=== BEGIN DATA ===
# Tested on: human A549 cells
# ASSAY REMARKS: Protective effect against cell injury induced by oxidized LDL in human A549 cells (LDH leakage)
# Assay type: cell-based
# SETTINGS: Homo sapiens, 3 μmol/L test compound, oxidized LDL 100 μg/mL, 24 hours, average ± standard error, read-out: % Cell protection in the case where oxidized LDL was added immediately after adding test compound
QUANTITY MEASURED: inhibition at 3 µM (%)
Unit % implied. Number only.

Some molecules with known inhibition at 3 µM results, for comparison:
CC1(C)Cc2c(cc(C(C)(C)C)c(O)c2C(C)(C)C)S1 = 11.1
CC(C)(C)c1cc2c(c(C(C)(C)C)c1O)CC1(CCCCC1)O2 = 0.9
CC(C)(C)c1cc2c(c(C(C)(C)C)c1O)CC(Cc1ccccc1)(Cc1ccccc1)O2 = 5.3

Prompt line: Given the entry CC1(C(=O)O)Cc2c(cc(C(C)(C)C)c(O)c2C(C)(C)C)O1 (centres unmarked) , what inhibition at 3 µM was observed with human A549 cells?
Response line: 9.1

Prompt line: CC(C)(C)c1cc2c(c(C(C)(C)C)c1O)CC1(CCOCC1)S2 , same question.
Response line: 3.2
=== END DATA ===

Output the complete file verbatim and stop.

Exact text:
# Tested on: human A549 cells
# ASSAY REMARKS: Protective effect against cell injury induced by oxidized LDL in human A549 cells (LDH leakage)
# Assay type: cell-based
# SETTINGS: Homo sapiens, 3 μmol/L test compound, oxidized LDL 100 μg/mL, 24 hours, average ± standard error, read-out: % Cell protection in the case where oxidized LDL was added immediately after adding test compound
QUANTITY MEASURED: inhibition at 3 µM (%)
Unit % implied. Number only.

Some molecules with known inhibition at 3 µM results, for comparison:
CC1(C)Cc2c(cc(C(C)(C)C)c(O)c2C(C)(C)C)S1 = 11.1
CC(C)(C)c1cc2c(c(C(C)(C)C)c1O)CC1(CCCCC1)O2 = 0.9
CC(C)(C)c1cc2c(c(C(C)(C)C)c1O)CC(Cc1ccccc1)(Cc1ccccc1)O2 = 5.3

Prompt line: Given the entry CC1(C(=O)O)Cc2c(cc(C(C)(C)C)c(O)c2C(C)(C)C)O1 (centres unmarked) , what inhibition at 3 µM was observed with human A549 cells?
Response line: 9.1

Prompt line: CC(C)(C)c1cc2c(c(C(C)(C)C)c1O)CC1(CCOCC1)S2 , same question.
Response line: 3.2